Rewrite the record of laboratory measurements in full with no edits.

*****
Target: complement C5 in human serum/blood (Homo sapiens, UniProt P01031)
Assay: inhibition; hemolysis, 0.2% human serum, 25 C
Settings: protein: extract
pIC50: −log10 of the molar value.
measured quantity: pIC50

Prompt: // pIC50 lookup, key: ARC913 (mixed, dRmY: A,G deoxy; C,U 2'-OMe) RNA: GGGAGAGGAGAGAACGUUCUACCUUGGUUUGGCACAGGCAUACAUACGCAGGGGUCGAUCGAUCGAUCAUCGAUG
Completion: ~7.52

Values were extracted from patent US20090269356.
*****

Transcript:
Target: complement C5 in human serum/blood (Homo sapiens, UniProt P01031)
Assay: inhibition; hemolysis, 0.2% human serum, 25 C
Settings: protein: extract
pIC50: −log10 of the molar value.
measured quantity: pIC50

Prompt: // pIC50 lookup, key: ARC913 (mixed, dRmY: A,G deoxy; C,U 2'-OMe) RNA: GGGAGAGGAGAGAACGUUCUACCUUGGUUUGGCACAGGCAUACAUACGCAGGGGUCGAUCGAUCGAUCAUCGAUG
Completion: ~7.52

Values were extracted from patent US20090269356.